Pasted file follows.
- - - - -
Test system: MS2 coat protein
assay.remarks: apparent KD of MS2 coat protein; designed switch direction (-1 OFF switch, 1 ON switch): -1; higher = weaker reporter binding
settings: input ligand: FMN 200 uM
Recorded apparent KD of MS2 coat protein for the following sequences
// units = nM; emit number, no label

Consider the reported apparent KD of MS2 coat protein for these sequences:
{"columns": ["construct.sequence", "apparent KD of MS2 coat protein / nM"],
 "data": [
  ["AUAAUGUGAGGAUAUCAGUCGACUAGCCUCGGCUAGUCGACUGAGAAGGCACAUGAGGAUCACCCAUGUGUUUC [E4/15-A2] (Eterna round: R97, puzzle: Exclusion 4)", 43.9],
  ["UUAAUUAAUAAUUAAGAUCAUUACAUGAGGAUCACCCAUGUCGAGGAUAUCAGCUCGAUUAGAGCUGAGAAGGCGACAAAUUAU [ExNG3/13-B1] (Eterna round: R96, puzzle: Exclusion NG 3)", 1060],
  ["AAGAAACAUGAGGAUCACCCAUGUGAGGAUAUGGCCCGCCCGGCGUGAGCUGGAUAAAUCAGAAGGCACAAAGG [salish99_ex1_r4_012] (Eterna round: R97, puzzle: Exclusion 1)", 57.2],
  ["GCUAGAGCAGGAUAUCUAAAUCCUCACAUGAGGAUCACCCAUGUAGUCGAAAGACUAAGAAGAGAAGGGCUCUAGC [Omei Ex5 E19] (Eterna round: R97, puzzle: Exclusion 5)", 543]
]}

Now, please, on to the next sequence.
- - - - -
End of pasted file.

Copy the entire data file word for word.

Test system: MS2 coat protein
assay.remarks: apparent KD of MS2 coat protein; designed switch direction (-1 OFF switch, 1 ON switch): -1; higher = weaker reporter binding
settings: input ligand: FMN 200 uM
Recorded apparent KD of MS2 coat protein for the following sequences
// units = nM; emit number, no label

Consider the reported apparent KD of MS2 coat protein for these sequences:
{"columns": ["construct.sequence", "apparent KD of MS2 coat protein / nM"],
 "data": [
  ["AUAAUGUGAGGAUAUCAGUCGACUAGCCUCGGCUAGUCGACUGAGAAGGCACAUGAGGAUCACCCAUGUGUUUC [E4/15-A2] (Eterna round: R97, puzzle: Exclusion 4)", 43.9],
  ["UUAAUUAAUAAUUAAGAUCAUUACAUGAGGAUCACCCAUGUCGAGGAUAUCAGCUCGAUUAGAGCUGAGAAGGCGACAAAUUAU [ExNG3/13-B1] (Eterna round: R96, puzzle: Exclusion NG 3)", 1060],
  ["AAGAAACAUGAGGAUCACCCAUGUGAGGAUAUGGCCCGCCCGGCGUGAGCUGGAUAAAUCAGAAGGCACAAAGG [salish99_ex1_r4_012] (Eterna round: R97, puzzle: Exclusion 1)", 57.2],
  ["GCUAGAGCAGGAUAUCUAAAUCCUCACAUGAGGAUCACCCAUGUAGUCGAAAGACUAAGAAGAGAAGGGCUCUAGC [Omei Ex5 E19] (Eterna round: R97, puzzle: Exclusion 5)", 543]
]}

Now, please, on to the next sequence.